A: Basketball, running, and watching tv.
W: Wiping my ass. You should try it.

Do you like American Country Music?
A: No. I like Hip Hop.
W: Fuck no.

Do you have a girlfriend?
A: No (blush).
W: Take off your shirt.

Do you like Chinese food?
A: Yes.
W: Eh.

Sing us an English song.
A: No, no, no. I am a bad singer. You don't want that.
W: Take off your shirt.

Where in China have you visited?
A: Beijing, Xuzhou, here.
W: Beijing, Shijahuan, Xuzhou, Liangyungong, Xuyou.

Where in China have you visited?
A: Beijing, Xuzhou, here.
W: Holy fuck you stupid dumbass! I just fucking answered that question! What the fuck is wrong with you retard! (Then I walk over to the little girl and punch her right in her fucking face, hock and spit)!

Do you know Chairman Mao? Tell us something about him.
A: Yes. Blah, blah blah, Long March... great general... blah bla blah.
W: 30 million people starved to death in like 2 years under his watch. Stop worshipping him you mindless boobs!

A: Next question.
W: Taiwan should be independent.

You are lovely and handsome.
A: Thank you.
W: Meet me after class (wink, wink).

Do you know Yao Ming?
A: Yes, he is very tall.
W1: Of course I know of Yao Ming, what have I been in a cave for the last three years?
W2: Yes, all Americans are close personal friends with Yao Ming, jerkoff.

You are very humorous.
A: Thank you.
W: You talk like you're from the 1920s. Nobody talks like that numbnuts.

I'm glad to get that off my chest. I taught one lesson on a "great man and woman" in American history. I chose Martin Luther King and Harriet Tubman.

I was asked who my favorite actor was. They had never heard of Denzel Washington.

They've all heard of the NBA, but not too many know of the New York Knicks. I've been promoting them heavily. Pay me.

In one class, I was asked which school I went to for college and which I go to for grad school. I wrote Goucher College and George Mason University on the black board. Pay me or at least do something for me. After all, I shit like money.

The last thing. The Chinese school official that talks like James Earl Jones was talking to Sherkhan about the fact that their skin color is similar. James Earl Jones told Sherkhan that he should travel to Africa. Sherkhan asked why. James (ironically) said that it was because Sherkhan could then be proud that his skin was lighter than the Africans. It took me a second to understand what he was saying. I whispered to Sherkhan, "did he just say..." Sherkhan answered that he had said what I though I heard, but told me not to argue, because he wouldn't understand. Sherkhan should go to Africa because his skin would be lighter than the Africans. What the fuck?

Sherkhan also told me that one student told him "I thought that Americans were tall, white, and handsome." He wasn't so offended, except for the handsome part. He complained to me, "What, I'm not handsome?"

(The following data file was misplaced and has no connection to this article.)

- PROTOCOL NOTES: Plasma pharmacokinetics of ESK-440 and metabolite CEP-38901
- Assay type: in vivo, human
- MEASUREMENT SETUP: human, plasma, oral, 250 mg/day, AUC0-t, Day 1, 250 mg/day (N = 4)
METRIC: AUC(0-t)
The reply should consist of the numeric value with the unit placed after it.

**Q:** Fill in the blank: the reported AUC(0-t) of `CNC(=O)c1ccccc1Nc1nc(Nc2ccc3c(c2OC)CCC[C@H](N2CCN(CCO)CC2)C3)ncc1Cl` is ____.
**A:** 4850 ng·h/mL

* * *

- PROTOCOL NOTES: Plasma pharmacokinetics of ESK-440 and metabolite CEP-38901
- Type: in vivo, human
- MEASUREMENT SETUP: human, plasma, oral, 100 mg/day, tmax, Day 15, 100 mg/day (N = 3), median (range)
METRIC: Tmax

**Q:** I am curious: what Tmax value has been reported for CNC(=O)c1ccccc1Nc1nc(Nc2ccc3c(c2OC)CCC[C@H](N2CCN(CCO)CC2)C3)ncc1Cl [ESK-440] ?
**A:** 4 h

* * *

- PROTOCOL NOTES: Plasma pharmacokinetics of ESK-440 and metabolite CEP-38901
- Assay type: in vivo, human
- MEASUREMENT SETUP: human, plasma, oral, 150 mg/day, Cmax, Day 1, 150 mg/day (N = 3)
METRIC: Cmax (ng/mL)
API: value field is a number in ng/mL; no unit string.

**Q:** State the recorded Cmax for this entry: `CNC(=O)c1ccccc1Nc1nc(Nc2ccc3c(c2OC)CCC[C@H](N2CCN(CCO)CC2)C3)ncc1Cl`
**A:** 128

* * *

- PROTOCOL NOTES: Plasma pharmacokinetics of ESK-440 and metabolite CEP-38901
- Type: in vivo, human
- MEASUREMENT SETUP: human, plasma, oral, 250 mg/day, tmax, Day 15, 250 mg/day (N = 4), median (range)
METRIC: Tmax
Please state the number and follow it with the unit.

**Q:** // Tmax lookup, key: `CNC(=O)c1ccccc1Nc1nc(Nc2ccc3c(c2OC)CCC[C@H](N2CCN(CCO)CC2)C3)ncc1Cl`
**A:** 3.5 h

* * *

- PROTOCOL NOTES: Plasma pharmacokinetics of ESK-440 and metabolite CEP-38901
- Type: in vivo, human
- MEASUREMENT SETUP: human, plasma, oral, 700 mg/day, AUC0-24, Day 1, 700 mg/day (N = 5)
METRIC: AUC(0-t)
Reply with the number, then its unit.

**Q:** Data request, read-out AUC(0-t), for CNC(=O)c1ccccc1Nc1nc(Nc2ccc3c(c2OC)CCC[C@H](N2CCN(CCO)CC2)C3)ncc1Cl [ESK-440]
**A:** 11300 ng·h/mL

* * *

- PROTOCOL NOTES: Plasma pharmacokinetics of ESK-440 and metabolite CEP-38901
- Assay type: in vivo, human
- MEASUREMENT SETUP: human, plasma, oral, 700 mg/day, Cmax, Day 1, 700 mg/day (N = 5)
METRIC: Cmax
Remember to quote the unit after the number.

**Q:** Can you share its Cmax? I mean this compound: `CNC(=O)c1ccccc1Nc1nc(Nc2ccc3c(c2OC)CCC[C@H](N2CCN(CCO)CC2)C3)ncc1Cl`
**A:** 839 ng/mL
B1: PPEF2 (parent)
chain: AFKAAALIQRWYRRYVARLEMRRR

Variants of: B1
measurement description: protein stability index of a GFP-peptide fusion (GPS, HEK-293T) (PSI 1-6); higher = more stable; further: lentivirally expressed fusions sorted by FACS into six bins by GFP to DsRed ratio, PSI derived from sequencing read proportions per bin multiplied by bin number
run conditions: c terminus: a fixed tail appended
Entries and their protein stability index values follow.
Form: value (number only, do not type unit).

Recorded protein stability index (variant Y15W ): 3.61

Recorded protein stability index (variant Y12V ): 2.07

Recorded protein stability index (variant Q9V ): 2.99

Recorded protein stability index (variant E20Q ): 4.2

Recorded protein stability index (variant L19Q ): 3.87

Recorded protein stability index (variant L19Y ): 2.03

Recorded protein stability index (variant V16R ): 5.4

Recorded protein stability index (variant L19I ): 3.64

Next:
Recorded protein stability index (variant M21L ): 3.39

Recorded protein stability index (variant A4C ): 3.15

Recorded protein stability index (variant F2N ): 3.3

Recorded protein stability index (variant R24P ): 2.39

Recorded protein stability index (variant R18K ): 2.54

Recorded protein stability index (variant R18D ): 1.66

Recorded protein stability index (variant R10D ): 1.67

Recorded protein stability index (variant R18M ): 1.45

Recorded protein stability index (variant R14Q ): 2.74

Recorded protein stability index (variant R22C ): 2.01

You are Sherkhan, you are.

Celebrities For A Day Or Two

We woke up Saturday morning to General Dipshit's orders. Then we had a fansy Chinese breakfast (see a pattern?). We pulled up to this school and we saw a banner, professioally made that read "Welcome to Our School Mr. David and Mr. Sherkhan." I was like holy shit!

There was another tv camera, only one though. They told us that we'd be on the local news because of our visit to the last school yesterday. In fact, the interpreter said that our visit "put his school on the map." So one camera is no big deal for us (ha!). We were greeted by two students who gave us flowers. The flowers would become a burden.

Next, we were separated again. I was taken to a meeting room where I answered questions about the differences between Chinese and American students. Even the teachers doubled up on some questions. I was asked what students do during their free time maybe 8 or 9 times.

From there we went down to the school's little park to "have a rest." It started out innocent enough. Some students asked me some questions after taking some photos. They were very curious as I am the first foreigner that they've ever met. I answered their questions, many were repeated, in good spirits. Then it happened.

One kid asked me to sign my name on his paper. So I wrote out "David" just as I had on Friday. Then another kid asked. Then another. By this time, there was a steady stream of autograph seekers handing me their notebook, a scrap of paper, their arm, or their shirts. At this point I was still able to answer the steady fire of simple questions spouted my direction.

Then more and more paper was flung at me. It got to the point where I couldn't even finish writing my name on any single piece of paper. I was getting pushed, shoved, and smacked in the head with notebooks from desparate autograph seekers. Did I mention that I live with my mom and sleep with my "Mommy Pillow" that I've had since I was 2, like Linus has his blanket, ladies?